Public transport in growing cities / Active transport in growing cities /
Groundwater – a mysterious resource / Aquaculture park world class /
From medicine to marine science and back again / Air pollution in schools /
Geothermal projects full steam ahead
/ Productivity in NZ's urban areas /
CSST closer to launch / Improving survival for the critically ill

At the Speaker’s Science Forum in March, from left, Dr Jared Thomas, Dr Jian Yang and Dr Hamish Mackie. Photo: Dr Rob Whitney, IRANZ.

The Speaker's Science Forum

Two IRANZ researchers spoke to 20 MPs from all parties on “Transport in growing cities” at the March Speaker’s Science Forum hosted at Parliament’s Grand Hall by Dr Jian Yang Chair of the Science and Education Select Committee. Dr Jared Thomas (Research Manager, Behavioural Sciences, Opus) discussed strategies for “Improving take up of public transport” which include traveller friendly design and planning options for cities. Dr Hamish Mackie (Principal Researcher, Mackie Research & TERNZ) promoted “Active travel for New Zealand cities”. Hamish explained that Active Travel includes walking and cycling, with pedestrians and cyclists needing to have safe options for getting to work and school, and for other journeys, and we should watch out for rapid growth in the number of E-Bikes.

Both Jared and Hamish have also written articles about their research for the IRANZ Connections eNewsletter and links to these appear below.

The February Forum this year was on Understanding New Zealand’s freshwater and featured Dr Helen Rutter from Aqualinc. Helen has also written a great article about groundwater in New Zealand for IRANZ, see Groundwater - a mysterious resource.

The Speaker’s Science Forums are organised by The Royal Society of New Zealand in partnership with IRANZ, Science New Zealand, and Universities New Zealand.

Forum subjects later this year include “Production, protection and adding value” with Dr Armin Werner from Lincoln Agritech, “Big Data, Big Value” with Dr Young from MRINZ on using data to drive better medical practice and patient care, and “New Zealand’s space science” with Dr Greg Bodeker from the new Regional Research Institute CSST (Centre for Space Science Technology).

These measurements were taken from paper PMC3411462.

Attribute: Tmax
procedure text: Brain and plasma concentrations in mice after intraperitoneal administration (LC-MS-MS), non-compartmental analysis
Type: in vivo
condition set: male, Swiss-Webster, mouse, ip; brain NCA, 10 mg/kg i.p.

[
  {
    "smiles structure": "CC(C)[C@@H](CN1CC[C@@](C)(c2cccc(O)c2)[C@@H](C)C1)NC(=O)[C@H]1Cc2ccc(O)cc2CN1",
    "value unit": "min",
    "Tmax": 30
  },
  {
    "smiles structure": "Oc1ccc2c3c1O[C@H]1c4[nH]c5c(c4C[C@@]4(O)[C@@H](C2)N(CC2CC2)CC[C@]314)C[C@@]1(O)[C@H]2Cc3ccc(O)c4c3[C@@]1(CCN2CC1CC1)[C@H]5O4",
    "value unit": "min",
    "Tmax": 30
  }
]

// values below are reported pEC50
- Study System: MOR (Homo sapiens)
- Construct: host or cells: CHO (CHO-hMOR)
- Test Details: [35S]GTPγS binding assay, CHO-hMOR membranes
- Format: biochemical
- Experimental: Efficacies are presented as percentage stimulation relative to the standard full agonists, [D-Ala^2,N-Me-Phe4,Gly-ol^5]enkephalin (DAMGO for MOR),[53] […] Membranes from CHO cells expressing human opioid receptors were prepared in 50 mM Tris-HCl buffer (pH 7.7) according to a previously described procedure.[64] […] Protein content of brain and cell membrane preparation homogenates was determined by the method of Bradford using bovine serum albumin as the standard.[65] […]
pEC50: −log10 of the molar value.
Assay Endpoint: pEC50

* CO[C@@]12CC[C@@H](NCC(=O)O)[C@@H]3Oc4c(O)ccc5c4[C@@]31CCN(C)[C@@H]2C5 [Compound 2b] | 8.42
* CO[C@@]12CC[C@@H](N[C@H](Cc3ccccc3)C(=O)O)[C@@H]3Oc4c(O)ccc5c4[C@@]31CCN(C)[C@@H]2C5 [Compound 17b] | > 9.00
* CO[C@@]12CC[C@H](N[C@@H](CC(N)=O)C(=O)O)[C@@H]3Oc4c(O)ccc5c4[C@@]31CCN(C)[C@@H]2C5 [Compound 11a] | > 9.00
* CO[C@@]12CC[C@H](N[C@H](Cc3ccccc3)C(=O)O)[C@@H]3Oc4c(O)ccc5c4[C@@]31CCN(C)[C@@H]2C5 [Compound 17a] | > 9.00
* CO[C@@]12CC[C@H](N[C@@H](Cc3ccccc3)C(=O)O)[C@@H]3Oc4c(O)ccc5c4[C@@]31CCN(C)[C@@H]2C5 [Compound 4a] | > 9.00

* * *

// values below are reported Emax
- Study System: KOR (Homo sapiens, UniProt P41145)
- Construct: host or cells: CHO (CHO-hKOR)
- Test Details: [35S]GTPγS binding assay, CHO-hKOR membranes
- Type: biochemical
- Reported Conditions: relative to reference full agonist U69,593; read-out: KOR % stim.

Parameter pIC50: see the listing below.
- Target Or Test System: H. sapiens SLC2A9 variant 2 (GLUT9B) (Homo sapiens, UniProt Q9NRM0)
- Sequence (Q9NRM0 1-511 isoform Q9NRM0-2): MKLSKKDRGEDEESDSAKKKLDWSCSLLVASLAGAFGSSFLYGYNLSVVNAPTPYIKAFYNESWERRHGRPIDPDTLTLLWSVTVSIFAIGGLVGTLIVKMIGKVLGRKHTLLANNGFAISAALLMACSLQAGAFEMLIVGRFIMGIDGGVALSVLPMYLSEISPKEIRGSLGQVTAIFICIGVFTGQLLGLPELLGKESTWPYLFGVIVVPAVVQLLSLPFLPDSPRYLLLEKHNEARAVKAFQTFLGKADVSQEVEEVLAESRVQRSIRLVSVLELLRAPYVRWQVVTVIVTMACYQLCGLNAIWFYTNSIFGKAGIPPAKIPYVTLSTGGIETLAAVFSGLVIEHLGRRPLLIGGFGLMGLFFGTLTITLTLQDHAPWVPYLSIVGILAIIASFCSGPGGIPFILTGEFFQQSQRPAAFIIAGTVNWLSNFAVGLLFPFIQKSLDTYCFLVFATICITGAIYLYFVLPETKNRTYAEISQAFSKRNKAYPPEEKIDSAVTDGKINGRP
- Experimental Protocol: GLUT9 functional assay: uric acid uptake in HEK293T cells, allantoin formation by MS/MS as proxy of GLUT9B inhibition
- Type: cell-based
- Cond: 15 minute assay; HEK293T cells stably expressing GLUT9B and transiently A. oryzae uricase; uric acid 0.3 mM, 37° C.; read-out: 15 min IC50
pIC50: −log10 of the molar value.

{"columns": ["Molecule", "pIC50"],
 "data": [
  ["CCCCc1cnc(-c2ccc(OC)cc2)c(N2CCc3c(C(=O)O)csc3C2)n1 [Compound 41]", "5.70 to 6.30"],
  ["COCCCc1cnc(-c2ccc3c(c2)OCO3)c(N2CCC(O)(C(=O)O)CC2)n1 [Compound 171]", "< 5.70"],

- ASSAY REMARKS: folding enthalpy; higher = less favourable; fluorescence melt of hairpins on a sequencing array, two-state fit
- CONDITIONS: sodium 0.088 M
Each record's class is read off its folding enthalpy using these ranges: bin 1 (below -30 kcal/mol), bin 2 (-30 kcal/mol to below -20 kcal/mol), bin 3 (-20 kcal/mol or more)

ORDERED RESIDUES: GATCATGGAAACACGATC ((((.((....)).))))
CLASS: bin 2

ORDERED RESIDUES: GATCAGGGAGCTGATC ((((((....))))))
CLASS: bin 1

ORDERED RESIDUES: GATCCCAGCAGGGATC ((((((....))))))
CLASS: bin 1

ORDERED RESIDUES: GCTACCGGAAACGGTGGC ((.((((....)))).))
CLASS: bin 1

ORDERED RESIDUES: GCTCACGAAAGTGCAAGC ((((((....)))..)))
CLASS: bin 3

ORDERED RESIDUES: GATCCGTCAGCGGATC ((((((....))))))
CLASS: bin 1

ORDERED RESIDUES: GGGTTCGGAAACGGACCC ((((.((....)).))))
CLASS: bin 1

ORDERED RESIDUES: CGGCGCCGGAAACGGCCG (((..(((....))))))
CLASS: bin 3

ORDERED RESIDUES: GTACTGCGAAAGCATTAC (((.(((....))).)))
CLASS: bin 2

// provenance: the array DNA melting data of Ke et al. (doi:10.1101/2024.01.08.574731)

Public transport and smarter mobility in our growing cities

If we want our cities to be the best we need to make some bold choices and genuinely take into account how people want to work, live, and play - not just today, but into the future.

Auckland is currently ranked as the eighth best city in the world in terms of liveability, but it would be ranked third if it were not for our overburdened transport and housing infrastructure. Even though public transport has been widely established as a more efficient solution to congestion, we keep adding grey space, with a focus on roads and car parks. Is this really what we want for our cities?

Public transport has been widely established as a more efficient solution to congestion, but instead of improving mass transport we keep adding more ‘grey space’. Photo: Opus Research.


Active transport in growing cities

Serious effort is needed if we are to reverse the steady decline in walking and cycling for transport in New Zealand. For example, over the past 30 years, active travel to school has decreased significantly. According to the New Zealand Household travel survey, in the 1980s typically one fifth (20%) of secondary school students cycled to school, whereas today typical numbers are less than three percent.

But things are set to change, in New Zealand there is a gradual ‘maturing’ of transport planning with a growing appreciation that successful cities have strong multimodal transport systems. This follows a realisation that we won’t solve some of our biggest issues for cities by simply adding more lanes to roads. In addition to effective public transport systems, opportunities for safe walking and cycling is key.